Date of Award
Master of Arts (MA)
The Church of Jesus Christ of Latter-day Saints was founded by Joseph Smith in 1830, but its connection with agrarian themes is found in all of LDS canonized scripture, implying a sense of antiquity from the time of Adam in the Garden of Eden. Scriptural examples and teachings of LDS leaders build the foundation of the Latter-day Saint agrarian theology. Valuing this connection to the land remained constant during the Church’s early development, but diminished in theological focus years before the Great Depression. During the Depression, the Church proactively created a Church Security Plan (later renamed the Church Welfare Plan) to aid Church members’ temporal and spiritual needs. Welfare projects provided relief through Mormonism’s concepts of independence, self-reliance, stewardship, and welfare. The application of the Church Welfare Program encouraged the development of these doctrinal principles, and resulted in the creation of spiritual communities on Church welfare farms as the needs of the community were met, both LDS and non-LDS. Welfare farms, created during the Great Depression, establish an environment for the application of the agrarian theology that has existed within Mormonism since its beginnings, and acts as an ideal setting for the creation of spiritual communities.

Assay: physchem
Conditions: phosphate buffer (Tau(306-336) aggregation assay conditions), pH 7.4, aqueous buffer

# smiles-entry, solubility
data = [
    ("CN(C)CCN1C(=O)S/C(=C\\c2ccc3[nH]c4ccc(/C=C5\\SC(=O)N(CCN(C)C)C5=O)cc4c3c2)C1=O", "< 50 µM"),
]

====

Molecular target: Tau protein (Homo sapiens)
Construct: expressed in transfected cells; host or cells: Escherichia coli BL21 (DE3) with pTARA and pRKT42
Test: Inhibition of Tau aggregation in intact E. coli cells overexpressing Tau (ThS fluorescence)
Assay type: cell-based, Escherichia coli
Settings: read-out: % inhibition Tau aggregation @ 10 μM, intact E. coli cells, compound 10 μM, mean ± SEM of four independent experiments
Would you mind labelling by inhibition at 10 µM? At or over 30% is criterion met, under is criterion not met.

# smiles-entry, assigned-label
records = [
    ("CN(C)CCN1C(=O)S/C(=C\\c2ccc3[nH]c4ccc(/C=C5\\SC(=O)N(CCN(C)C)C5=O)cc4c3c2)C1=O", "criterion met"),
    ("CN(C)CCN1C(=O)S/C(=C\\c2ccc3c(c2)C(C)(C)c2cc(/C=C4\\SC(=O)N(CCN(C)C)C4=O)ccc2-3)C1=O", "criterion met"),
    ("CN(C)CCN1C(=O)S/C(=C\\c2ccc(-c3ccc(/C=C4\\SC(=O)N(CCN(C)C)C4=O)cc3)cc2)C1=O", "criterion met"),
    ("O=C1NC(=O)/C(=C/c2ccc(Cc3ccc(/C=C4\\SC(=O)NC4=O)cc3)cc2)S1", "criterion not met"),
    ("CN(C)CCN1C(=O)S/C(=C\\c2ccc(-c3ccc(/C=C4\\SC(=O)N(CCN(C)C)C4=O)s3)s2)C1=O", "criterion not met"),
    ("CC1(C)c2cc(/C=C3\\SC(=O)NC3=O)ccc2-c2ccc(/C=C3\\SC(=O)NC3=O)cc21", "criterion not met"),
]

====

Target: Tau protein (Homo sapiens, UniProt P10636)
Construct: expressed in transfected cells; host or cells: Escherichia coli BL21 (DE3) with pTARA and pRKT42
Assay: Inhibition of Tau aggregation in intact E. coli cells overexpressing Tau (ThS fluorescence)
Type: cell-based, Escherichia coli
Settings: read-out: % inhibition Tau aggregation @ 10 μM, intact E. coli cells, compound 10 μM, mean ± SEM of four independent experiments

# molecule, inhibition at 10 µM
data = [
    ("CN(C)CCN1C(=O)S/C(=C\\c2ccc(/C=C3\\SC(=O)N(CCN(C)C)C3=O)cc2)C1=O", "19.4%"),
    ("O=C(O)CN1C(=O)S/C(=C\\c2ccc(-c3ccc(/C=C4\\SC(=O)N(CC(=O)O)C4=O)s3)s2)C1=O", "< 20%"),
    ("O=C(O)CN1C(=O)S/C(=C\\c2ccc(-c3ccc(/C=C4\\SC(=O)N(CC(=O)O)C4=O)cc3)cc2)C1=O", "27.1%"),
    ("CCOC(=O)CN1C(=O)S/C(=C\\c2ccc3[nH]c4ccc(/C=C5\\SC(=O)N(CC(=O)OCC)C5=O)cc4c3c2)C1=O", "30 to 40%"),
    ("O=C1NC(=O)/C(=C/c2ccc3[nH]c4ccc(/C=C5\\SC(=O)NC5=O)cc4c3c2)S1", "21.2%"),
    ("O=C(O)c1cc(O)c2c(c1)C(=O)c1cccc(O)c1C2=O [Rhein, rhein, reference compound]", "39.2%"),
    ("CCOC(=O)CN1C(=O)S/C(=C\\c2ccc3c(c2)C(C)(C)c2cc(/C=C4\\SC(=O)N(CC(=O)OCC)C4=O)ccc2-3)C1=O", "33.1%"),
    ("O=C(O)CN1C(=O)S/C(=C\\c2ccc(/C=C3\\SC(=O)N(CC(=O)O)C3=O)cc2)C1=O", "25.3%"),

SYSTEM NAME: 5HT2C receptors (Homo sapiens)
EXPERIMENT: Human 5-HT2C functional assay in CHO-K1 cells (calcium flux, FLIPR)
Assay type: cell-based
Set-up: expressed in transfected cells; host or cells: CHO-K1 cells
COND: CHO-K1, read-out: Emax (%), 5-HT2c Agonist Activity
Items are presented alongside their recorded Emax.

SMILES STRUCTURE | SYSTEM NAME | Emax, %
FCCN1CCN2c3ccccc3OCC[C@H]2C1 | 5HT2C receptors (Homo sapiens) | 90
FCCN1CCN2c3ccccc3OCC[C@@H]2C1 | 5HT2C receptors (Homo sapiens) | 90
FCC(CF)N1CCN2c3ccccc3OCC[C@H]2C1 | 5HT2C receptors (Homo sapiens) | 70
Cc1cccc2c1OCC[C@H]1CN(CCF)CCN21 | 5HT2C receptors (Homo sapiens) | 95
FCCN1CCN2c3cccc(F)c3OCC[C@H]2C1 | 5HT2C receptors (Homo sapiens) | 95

Maughan, Matthew L., "Finding the Soul in the Soil: How Welfare Farms of the Church of Jesus Christ of Latter-Day Saints Create Spiritual Communities" (2012). All Graduate Plan B and other Reports. Paper 116.
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